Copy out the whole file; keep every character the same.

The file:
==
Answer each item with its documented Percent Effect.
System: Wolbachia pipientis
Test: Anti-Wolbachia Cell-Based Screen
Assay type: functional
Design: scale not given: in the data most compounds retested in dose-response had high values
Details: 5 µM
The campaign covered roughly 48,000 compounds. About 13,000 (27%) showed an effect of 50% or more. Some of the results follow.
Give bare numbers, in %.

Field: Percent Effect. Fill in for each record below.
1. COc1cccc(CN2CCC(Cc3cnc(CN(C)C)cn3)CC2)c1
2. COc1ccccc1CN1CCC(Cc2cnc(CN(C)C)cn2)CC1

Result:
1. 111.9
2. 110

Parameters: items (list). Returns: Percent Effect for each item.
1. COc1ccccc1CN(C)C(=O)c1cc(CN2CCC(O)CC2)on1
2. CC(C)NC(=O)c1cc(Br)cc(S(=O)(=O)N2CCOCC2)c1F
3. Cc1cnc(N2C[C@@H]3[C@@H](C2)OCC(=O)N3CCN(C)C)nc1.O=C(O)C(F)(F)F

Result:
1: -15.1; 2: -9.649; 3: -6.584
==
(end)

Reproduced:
Answer each item with its documented Percent Effect.
System: Wolbachia pipientis
Test: Anti-Wolbachia Cell-Based Screen
Assay type: functional
Design: scale not given: in the data most compounds retested in dose-response had high values
Details: 5 µM
The campaign covered roughly 48,000 compounds. About 13,000 (27%) showed an effect of 50% or more. Some of the results follow.
Give bare numbers, in %.

Field: Percent Effect. Fill in for each record below.
1. COc1cccc(CN2CCC(Cc3cnc(CN(C)C)cn3)CC2)c1
2. COc1ccccc1CN1CCC(Cc2cnc(CN(C)C)cn2)CC1

Result:
1. 111.9
2. 110

Parameters: items (list). Returns: Percent Effect for each item.
1. COc1ccccc1CN(C)C(=O)c1cc(CN2CCC(O)CC2)on1
2. CC(C)NC(=O)c1cc(Br)cc(S(=O)(=O)N2CCOCC2)c1F
3. Cc1cnc(N2C[C@@H]3[C@@H](C2)OCC(=O)N3CCN(C)C)nc1.O=C(O)C(F)(F)F

Result:
1: -15.1; 2: -9.649; 3: -6.584